The Idea of “Should”

My sister wrote a post the other day that mentioned certain conversations that were had with/at us when we were teens and young adults (not that I’m not young now!), about what we should look like, the way that we should conduct ourselves, the things that we should say, feelings that we should have towards other people.  As we got a little older and a little more able to defend ourselves, the blatant, raw conversations slowed down and it became a game of passive aggressive comments about how we should live, where we should live, how we should structure our lives, who we should (or shouldn’t) date, how much we should (or shouldn’t) eat.  It became a battle of their should versus our reality. 

That idea of should is so pervasive that I find myself having a hard time for what I should or shouldn’t do, eat, say, exercise, cook.  It’s even snuck into my relationship with my man and I find myself fighting off what should be and replacing it with what is and what I choose to create.

One of the things that I find helps me put it in perspective is to remember who these people are that are giving us all sorts of tips and guidelines on what our lives should look like. For instance, they would like us to be married with kids.  That’s a big one.  Everything in their lives revolved around getting married and having kids.  Let’s see how it worked out.

My grandparents got married and had a kid.  And my grampa had an affair when that kid was an infant.  My gramma has never, ever forgiven him for that and lives with resentment and hatred every day.  Score?

My mom got married and had kids. And she and my dad both had affairs, did drugs, became religious zealots (that was short lived, thank heavens) and eventually got divorced when my sister and I were about 7.  Score?

So, that’s what I should aspire to?  Babies, affairs, resentment, sadness, drug use, alcoholism, bitterness, separation, single parenting.  Sounds great!  OR!  How about I stay in my committed relationship with someone who tells me he loves me every single day, who kisses me as the first thing that he does in the morning and when I get home from work.  How about we live the life that exists in front of us right now instead of wishing, driving, hoping or praying for something that is not meant to be within the framework that we’ve created?

How about we love every day as it is and celebrate our happiness, work through our struggles, weave ourselves together to withstand the BS that life throws?  How about we strive to improve ourselves together and separately, to bring forward as much joy as we can stand in the hopes that it blazes out whatever crappy stuff might come up?  Should I not aspire towards that?  Even though it might not look traditional from the outside, don’t I already have everything I should want in life?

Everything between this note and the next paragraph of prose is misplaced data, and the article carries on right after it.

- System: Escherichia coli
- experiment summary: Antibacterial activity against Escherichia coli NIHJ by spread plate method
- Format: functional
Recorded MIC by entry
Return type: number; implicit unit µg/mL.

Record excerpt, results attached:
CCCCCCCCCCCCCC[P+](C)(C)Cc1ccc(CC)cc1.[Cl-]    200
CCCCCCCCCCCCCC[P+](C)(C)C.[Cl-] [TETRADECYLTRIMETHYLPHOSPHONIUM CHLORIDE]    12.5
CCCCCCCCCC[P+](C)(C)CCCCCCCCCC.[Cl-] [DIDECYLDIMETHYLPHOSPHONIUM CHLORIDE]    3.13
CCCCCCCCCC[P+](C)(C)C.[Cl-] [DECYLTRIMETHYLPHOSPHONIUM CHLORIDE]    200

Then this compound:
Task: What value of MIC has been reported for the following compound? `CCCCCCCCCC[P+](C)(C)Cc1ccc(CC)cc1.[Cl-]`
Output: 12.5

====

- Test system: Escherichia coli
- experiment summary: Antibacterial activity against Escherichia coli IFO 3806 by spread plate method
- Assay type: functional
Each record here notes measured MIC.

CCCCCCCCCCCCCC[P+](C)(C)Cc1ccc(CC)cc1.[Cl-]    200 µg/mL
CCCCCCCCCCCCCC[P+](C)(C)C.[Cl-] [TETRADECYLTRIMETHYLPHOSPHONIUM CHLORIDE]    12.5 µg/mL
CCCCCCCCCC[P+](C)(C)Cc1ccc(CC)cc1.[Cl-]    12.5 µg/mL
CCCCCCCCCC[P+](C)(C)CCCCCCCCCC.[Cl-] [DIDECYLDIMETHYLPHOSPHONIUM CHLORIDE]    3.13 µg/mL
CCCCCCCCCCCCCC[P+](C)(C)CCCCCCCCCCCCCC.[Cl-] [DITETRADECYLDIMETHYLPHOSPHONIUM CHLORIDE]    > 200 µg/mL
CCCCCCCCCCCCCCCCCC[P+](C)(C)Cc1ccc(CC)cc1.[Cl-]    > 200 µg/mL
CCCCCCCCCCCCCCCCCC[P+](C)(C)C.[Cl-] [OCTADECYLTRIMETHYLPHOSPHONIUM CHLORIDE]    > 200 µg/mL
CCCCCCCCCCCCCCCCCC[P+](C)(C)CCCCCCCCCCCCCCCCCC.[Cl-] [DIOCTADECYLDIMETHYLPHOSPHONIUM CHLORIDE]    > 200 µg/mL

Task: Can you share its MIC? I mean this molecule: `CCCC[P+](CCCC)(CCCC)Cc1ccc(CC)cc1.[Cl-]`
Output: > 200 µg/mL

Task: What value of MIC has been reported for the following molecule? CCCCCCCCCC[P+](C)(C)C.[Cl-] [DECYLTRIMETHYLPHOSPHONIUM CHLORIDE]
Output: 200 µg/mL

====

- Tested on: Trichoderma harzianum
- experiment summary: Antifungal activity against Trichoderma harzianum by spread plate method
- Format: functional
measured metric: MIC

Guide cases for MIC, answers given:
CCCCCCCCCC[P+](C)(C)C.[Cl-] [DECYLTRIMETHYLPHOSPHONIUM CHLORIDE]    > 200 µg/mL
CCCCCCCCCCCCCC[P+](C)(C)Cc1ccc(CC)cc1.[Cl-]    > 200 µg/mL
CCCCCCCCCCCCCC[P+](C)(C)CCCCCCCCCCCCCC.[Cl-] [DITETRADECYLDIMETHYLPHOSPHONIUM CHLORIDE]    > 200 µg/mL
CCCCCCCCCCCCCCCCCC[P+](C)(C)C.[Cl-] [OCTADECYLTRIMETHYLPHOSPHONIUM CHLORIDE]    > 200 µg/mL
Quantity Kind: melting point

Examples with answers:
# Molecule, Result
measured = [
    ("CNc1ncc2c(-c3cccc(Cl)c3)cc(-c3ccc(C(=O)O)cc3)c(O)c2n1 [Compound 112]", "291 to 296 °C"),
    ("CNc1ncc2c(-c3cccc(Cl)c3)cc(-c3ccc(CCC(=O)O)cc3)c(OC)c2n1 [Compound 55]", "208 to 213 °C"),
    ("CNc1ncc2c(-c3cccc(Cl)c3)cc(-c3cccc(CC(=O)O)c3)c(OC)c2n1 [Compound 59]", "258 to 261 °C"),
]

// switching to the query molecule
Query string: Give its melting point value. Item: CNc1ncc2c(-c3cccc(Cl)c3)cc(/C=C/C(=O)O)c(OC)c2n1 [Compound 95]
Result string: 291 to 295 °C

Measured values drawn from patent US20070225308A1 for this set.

I know all of what they say and do comes from a place of love but it also comes from a place of fear.  They say that they just want us to be happy, that we should be happy.  Unfortunately they’re not willing to look past what they think that should look like.  How scary to look at what your life could have been like but having missed it because you were too busy making sure it looked like everyone thought it should.

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2 thoughts on “The Idea of “Should”

  1. Amen, sister!! We should be besties. (sigh) I, too, have lived most of my life doing what people (mainly my mom) have said I should do. And although I get why she pushed me the way she did, I also feel like I missed so many opportunities because I was following someone else’s plan for my life. Now that I’m older, my mom still bugs me all the time about getting married and popping out a few kids, but I’m finally living MY life the way I want. I’ve been with Eric for 13 years. We’re happy. A piece of paper isn’t going to miraculously make our lives better or richer. And as for kids, well, that’s not up to us. We can’t just say we want kids and BOOM! There’s a baby. Mother Nature and God are the givers of life, so talk it out with them. I agree that it’s hard to break free from all the “shoulds” in my mind, but as I get older, I’m learning how to ask myself “what do I WANT to do?” rather than “what SHOULD I do?” It’s both freeing and scary to think about what I want over what I should do, but I’m getting better at it. 🙂 (and side note: I do love and admire my mom dearly. But I prefer she just accept me for who I am and be happy I’m happy.)

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